Byline: Reg Birchfield
Aristotle reportedly once said that: a[euro]For the things we have to learn before we can do them, we learn by doing them.a[euro] As executive summaries go, that probably encapsulates experiential learning as succinctly as any.
David A Kolb, the American educational theorist who made his name by articulating and describing the process, believed that experience is critical to learning. The term experiential learning differentiates the process from learning by rote or other cognitive learning processes. As Nike says: a[euro]Just do ita[euro], and then learn through reflecting on what has been done, what worked and what didna[euro]t. In other words, experience it.
Henry Mintzberg, John Cleghorn professor of management studies at McGill University in Montreal, and one of the worlda[euro]s most provocative and stimulating management thinkers, advocates what he calls a[euro]management by reflectiona[euro] in his latest book Managing. He makes a profoundly strong case for his new take on what is, I suggest, just a refinement of experiential learning which, if you think about it, is as old as time itself. Consider the case of cro magnon man around the campfire analysing the cock-ups made at the daya[euro]s mammoth hunt, which resulted in them eating squirrel for dinner instead.
Mintzberg is currently re-defining the experiential process by talking about more self-directed learning. His idea of a class without instructors is based on grounding the class in on-the-spot problem solving with participants working on a[euro]real-world casesa[euro] that they bring to class. He calls it a[euro]natural developmenta[euro].
He recently told Strategy+Business magazine that he and his colleagues were putting managers at round tables where they can a[euro]reflect on their own work and othersa[euro] experiencesa[euro]. They did this to contrast with the traditional say, MBA approach of a[euro]studying other [unknown] peoplea[euro]s experiencesa[euro].
But, however the gurus explain and refine it, experiential learning already underpins the way in which the New Zealand Institute of Management, for example, delivers its key learning programmes. The approach, says NZIM Northern chief executive Kevin Gaunt, a[euro]enables participants to apply their theoretical learning on the programme and then have their understanding and application of the learning assesseda[euro].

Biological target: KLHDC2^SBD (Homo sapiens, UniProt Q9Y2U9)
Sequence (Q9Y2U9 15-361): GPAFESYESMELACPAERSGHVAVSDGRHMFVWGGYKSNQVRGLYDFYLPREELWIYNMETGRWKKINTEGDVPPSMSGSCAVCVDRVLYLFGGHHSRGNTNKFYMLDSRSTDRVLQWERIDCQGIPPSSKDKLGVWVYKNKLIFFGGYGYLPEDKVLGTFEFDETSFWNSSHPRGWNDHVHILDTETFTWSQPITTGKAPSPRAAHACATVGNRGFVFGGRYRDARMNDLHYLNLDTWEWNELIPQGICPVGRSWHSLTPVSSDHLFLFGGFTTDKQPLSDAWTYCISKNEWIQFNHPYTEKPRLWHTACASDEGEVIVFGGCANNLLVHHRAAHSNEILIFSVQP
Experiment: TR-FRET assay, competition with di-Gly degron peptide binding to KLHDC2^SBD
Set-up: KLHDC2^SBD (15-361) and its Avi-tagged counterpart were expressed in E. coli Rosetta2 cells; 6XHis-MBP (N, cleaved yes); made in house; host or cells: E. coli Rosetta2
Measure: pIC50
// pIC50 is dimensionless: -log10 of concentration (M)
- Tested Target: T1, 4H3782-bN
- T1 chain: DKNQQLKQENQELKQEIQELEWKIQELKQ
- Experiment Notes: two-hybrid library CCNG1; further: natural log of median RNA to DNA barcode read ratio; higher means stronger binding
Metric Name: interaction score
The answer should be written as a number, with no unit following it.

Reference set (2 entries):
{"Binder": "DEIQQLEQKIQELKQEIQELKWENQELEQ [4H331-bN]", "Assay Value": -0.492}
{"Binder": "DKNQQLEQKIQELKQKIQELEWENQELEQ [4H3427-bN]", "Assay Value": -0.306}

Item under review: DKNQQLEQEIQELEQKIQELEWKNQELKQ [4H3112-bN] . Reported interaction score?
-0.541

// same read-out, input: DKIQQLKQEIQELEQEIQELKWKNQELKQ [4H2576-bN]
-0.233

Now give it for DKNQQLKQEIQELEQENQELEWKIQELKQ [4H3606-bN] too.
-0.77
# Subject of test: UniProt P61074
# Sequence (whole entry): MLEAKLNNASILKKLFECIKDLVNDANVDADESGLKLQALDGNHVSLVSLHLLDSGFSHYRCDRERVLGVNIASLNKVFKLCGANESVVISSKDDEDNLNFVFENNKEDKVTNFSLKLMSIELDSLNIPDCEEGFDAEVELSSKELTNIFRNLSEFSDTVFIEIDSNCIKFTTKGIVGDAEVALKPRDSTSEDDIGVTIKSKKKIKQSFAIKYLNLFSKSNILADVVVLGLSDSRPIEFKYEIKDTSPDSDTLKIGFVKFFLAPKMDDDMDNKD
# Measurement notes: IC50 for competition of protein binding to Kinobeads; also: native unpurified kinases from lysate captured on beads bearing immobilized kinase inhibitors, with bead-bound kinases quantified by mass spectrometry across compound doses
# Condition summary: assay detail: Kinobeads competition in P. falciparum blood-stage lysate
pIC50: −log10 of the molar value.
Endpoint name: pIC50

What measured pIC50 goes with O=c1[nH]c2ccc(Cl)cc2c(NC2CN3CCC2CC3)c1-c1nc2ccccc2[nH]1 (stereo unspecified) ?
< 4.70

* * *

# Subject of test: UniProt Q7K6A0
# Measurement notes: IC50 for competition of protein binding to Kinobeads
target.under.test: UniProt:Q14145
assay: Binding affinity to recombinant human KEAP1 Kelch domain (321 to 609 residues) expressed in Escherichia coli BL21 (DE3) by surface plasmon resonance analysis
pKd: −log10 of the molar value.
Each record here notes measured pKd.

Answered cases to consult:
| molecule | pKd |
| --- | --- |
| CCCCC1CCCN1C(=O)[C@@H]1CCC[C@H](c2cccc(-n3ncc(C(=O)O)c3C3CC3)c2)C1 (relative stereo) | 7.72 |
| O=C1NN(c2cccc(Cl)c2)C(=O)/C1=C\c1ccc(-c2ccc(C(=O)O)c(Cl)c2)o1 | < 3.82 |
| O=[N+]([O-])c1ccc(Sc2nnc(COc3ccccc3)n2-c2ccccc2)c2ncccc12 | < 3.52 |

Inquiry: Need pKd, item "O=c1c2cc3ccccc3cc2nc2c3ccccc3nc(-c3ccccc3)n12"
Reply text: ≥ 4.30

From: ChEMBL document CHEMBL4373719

a[euro]What we find,a[euro] says Gaunt, a[euro]is that our customers are looking more and more for a visible demonstration that the participant can apply their learning and add value to their organisation by going on our course.
a[euro]Our key point of differentiation is that our learning programmes are delivered by experienced management practitioners. They then become the facilitators of the shared learning experiences.a[euro]
According to Gaunt, the approach is rooted in the organisationa[euro]s history. a[euro]NZIM was established by managers after the Second World War to help returning servicemen to gain management experience for a new life on civvy street. Practising managers were the teachers. This has continued to be our differentiator. But irrespective of the history, there is still a growing demand for this approach, and particularly among todaya[euro]s X and Y generations.a[euro]
Experiential learning, according to the experts, doesna[euro]t really need a teacher because it relates to reflection and contextual consideration of the individuala[euro]s direct experience. …